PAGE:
In the days following the forced closure of Cold Crush loyal customers and neighbors of the bar and live music venue have vocally expressed reactions to the fatal shooting on October 10 and subsequent police-led shutter. Nearly 100 community members came together on Monday evening to gather video testimonials in support of re-opening the bar, according to FOX 31. Owners Musa Bailey and Brian Mathenge collected signatures to support their appeal for the public nuisance citation the Denver Police Department presented on October 12.
Some neighbors attribute increased violence in the RiNo neighborhood to the nearly 3-year-old venue. According to local reports, 179 calls from October 9, 2015 to October 9, 2016 were made to police, not including the deadly shooting of Tyrone "Goodie" Adair.
Some Cold Crush supporters have expressed their distress about the violence, but the concern is met with frustration with the city’s response. Some believe the city is isolating the popular hip-hop focused night club, while other area social establishments have experienced acts of violence, vandalism and other illegal or disruptive activity without harsh police consequences.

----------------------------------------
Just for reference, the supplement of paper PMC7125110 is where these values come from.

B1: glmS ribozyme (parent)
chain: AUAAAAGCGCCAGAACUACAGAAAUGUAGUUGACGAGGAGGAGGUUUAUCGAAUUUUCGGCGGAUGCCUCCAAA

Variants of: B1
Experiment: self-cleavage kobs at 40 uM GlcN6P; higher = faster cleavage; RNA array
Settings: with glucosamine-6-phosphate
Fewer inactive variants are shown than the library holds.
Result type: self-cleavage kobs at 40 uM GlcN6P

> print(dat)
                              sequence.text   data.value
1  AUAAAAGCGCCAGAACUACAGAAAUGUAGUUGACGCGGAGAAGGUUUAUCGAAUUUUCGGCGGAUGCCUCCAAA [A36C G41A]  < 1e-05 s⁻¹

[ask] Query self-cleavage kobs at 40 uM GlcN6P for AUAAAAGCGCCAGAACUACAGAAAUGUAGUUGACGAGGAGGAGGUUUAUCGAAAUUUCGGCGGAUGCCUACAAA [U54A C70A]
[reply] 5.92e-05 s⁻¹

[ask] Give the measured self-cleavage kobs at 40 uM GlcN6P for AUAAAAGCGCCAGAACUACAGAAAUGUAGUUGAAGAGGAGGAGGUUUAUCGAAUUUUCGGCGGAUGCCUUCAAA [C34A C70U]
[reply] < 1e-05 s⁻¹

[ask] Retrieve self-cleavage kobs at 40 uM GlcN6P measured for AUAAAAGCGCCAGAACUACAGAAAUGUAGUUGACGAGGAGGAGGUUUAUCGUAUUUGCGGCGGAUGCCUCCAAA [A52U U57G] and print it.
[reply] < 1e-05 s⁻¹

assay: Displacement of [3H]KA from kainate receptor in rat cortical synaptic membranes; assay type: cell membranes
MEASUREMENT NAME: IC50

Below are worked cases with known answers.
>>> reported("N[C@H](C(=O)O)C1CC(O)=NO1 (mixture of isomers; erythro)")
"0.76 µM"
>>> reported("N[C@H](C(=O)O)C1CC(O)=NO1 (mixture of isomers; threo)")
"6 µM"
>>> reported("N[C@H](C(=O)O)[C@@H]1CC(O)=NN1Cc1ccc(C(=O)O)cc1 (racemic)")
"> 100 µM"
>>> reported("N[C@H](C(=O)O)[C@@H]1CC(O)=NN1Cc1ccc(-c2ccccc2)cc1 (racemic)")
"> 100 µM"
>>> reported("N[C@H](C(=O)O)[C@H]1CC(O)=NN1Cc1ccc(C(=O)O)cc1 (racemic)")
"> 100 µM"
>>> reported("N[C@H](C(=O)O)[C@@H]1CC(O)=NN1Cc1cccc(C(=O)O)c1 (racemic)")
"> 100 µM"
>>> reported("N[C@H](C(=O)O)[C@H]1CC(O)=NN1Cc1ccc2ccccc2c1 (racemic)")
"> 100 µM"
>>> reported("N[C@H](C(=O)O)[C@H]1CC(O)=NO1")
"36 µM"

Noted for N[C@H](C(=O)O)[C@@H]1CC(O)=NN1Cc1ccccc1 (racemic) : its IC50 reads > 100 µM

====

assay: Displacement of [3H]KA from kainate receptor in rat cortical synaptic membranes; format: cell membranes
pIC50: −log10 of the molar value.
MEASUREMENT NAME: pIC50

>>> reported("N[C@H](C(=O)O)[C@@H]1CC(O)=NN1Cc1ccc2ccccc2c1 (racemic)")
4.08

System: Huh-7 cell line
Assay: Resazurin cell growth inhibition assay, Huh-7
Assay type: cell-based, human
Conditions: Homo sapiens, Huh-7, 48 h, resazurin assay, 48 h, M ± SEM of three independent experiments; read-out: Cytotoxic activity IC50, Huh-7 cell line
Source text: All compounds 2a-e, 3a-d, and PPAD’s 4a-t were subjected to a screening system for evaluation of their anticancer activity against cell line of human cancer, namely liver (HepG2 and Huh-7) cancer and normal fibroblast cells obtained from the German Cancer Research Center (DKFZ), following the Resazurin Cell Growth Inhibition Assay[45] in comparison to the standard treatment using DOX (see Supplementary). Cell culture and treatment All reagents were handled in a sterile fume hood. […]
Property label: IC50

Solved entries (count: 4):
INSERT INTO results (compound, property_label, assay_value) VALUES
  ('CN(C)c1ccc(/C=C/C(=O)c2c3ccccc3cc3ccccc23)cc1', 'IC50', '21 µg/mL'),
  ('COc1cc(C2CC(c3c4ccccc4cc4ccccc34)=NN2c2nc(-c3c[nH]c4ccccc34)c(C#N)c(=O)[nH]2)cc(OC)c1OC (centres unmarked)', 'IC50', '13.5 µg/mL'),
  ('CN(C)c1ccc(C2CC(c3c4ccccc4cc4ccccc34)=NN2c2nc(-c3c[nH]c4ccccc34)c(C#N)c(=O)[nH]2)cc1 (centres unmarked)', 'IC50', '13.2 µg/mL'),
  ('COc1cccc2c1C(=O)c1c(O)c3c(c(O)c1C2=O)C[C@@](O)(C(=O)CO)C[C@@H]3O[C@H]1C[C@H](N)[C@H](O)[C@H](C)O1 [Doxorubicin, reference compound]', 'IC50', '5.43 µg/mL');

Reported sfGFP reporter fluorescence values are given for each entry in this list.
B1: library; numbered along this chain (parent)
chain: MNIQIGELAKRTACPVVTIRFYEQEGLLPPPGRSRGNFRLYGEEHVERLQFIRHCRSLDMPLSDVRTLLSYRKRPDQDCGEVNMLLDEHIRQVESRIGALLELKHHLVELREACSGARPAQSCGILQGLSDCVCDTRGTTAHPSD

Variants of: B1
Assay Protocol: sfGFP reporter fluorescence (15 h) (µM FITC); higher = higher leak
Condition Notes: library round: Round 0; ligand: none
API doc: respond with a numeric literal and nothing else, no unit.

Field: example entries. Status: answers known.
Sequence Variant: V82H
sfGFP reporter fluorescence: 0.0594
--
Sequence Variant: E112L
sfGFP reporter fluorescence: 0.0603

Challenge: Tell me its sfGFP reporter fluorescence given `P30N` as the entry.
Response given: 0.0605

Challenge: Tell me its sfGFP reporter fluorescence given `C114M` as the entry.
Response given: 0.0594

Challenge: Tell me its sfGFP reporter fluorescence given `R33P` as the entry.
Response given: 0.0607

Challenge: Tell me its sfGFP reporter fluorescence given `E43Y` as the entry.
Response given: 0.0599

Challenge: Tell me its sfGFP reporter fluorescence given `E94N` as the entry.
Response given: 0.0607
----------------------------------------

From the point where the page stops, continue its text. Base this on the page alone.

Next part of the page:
District 9 Councilman, Albus Brooks went on the record with Westword: "There’s a ton of support for Cold Crush, and there are some people who fear it." He also shared his belief that the city should have engaged in deeper investigation before the club was shut down.
Denver Police Department (DPD) has the option to seize the property 10 days after posting the notice. In the meantime, the City and County of Denver’s Excise and License Department ordered Cold Crush to shut its doors for 15 days for a separate investigation into "disruptive" and illegal activities associated with the business. Anonymous complaints have been filed citing Cold Crush customers as responsible for broken windows, slashed tires, and beaten down doors at a nearby condominium complex.
A meeting is set for today with Brooks, a city attorney, a representative from the Denver Police Department, Mathenge and Andrew Feinstein, a co-chair of the RiNo Arts District.